blog of author Marilyn Meredith. I don't know Marilyn personally, but through her open, honest posts about both her writing career and her family, I sometimes feel as I must know her personally, at least a little. Marilyn is a prolific author who has published with more than one small press and in more than one genre. She somehow maintains two active, successful mystery series while still dabbling in other writing projects, managing a hectic promotional schedule, and maintaining a terrific relationship with her husband and family. Through all that, she smiles because she loves what she does. That's the reason I've been following Marilyn's blog: her attitude and approach are what I aspire for myself.
When offered the opportunity to review The Invisible Path as part of her promotional blog tour, I was excited at the opportunity to participate, but also nervous. The only things I'd read from Marilyn were excerpts, and while I certainly enjoyed those excerpts I wasn't sure what to expect. The Invisible Path is the latest Deputy Tempe Crabtree mystery, a series which has won awards and garnered accolades, so I was confident that I wouldn't have to suffer the dilemma of reviewing a book I didn't care for written by an author I respect so much. Yet, I was still nervous as I dove into the first page, not really knowing what to expect.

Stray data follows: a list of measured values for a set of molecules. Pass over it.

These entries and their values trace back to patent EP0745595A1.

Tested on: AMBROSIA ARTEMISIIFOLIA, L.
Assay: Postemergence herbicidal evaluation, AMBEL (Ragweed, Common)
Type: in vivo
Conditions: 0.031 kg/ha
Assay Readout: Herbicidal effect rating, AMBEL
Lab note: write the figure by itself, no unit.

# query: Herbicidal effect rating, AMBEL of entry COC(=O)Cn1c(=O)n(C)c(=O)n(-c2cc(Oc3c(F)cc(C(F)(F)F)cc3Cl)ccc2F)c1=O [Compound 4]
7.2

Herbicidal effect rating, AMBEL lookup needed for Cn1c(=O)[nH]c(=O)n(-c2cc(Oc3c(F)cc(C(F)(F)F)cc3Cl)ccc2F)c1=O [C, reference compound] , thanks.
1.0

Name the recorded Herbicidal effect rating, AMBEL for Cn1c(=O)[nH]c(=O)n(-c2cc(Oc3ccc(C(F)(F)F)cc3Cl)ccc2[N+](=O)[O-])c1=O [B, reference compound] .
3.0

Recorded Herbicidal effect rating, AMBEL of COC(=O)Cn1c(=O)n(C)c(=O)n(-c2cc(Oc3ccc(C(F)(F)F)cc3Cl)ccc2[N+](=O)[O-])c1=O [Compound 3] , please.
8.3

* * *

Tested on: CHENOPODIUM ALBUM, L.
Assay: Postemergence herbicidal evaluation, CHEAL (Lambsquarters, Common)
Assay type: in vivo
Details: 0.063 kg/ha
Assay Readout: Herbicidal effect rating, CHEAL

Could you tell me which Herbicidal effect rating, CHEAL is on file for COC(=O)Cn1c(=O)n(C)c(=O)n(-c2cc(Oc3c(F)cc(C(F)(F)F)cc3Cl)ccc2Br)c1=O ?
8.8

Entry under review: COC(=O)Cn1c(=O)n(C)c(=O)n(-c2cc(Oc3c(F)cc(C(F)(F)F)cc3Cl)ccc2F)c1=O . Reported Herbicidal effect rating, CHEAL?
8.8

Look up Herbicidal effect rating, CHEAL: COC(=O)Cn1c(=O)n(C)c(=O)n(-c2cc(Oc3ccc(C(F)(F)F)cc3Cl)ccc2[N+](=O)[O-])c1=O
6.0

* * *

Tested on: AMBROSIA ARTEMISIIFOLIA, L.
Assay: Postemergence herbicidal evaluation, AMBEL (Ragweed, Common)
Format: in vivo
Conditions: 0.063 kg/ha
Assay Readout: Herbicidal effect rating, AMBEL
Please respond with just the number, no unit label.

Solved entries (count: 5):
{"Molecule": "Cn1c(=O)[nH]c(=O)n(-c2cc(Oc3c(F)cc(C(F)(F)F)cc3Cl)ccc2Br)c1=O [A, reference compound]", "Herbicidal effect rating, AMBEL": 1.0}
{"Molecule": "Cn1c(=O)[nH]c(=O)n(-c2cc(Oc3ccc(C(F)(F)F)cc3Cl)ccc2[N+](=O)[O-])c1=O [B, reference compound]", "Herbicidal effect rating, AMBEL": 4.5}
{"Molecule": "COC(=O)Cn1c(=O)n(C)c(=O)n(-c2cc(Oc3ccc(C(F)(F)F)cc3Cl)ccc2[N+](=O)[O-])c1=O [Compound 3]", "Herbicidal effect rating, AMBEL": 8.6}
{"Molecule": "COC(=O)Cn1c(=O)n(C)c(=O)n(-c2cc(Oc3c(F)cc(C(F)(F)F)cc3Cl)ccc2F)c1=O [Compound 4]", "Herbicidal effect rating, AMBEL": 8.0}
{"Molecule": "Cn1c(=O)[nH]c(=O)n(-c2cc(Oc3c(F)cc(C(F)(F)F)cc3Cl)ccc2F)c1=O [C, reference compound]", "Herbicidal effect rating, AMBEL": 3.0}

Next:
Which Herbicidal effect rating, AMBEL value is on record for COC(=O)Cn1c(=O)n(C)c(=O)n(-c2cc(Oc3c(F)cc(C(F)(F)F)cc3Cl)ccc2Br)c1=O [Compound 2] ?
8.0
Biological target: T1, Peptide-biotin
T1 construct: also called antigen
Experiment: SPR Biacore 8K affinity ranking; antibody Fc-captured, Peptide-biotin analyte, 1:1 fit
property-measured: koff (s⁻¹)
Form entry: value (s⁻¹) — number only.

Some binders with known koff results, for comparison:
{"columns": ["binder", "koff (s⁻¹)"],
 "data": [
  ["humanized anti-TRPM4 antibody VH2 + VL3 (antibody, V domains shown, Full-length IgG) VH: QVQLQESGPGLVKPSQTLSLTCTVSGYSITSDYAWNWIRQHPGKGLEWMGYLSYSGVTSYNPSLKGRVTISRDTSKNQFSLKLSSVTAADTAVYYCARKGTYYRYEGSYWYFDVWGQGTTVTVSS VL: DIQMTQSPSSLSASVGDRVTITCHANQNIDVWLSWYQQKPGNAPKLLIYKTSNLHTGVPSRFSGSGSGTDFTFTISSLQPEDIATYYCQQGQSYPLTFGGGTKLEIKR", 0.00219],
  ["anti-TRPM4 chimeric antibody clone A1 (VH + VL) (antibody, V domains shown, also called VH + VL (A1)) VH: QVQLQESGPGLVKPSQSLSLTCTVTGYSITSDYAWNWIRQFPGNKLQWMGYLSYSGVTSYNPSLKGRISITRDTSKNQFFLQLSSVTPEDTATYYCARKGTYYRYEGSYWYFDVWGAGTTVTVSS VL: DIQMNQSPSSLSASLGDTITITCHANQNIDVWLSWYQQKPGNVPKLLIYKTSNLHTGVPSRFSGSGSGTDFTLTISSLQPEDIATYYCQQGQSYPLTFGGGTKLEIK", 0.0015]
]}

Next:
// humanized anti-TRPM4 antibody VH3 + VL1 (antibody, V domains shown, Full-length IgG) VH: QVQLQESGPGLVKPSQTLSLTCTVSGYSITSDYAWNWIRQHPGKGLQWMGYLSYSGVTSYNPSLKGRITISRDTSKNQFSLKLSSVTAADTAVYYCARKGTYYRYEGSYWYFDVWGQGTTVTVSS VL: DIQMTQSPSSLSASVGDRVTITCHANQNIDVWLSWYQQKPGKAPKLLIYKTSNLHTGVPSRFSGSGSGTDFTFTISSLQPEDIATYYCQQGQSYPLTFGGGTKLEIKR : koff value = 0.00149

It's this sense of social drama that most strongly characterizes Marilyn Meredith's book. The dramatic tension in the story is that between reservation Indians and outsiders, whether they're white or Indian; and between militia fanatics and people from outside their area, and outside their white culture. Nestled inside that tense tapestry, is the murder mystery of a young Indiana man out to make a name and a fortune -- a murder that everyone seems to want pinned on Jesus Running Bear, even without any clear evidence against him.
What makes the writing special the way in which Marilyn Meredith handles the characters. This is no literary novel; her touch is light and gentle. And, yet, there is a simple honesty in the way characters are portrayed without judgment of framing preconceptions that is almost shockingly matter-of-fact. In one breath, we have characters spouting racist remarks, and that's just the way they are. In the next, we have Indians following their traditional beliefs, and that's just they way they are. In the next, we have Deputy Crabtree's husband, a Christian pastor, praying for her, and that's just the way he is. The characters in Invisible Path may not have their psychological scars revealed and explored, but they are allowed to be themselves with no pretense and no restraint. That's what I found remarkable about this entertaining novel.
I was lucky enough to receive a promotional copy of the book for review, though I assure you my words are my own and I received no pressure to deliver any particular message about the book or even to give it a thumbs-up (though I do!). You can buy your own copy on Amazon.com or on the author's website, where it is available in print copy, eBook, or Kindle formats.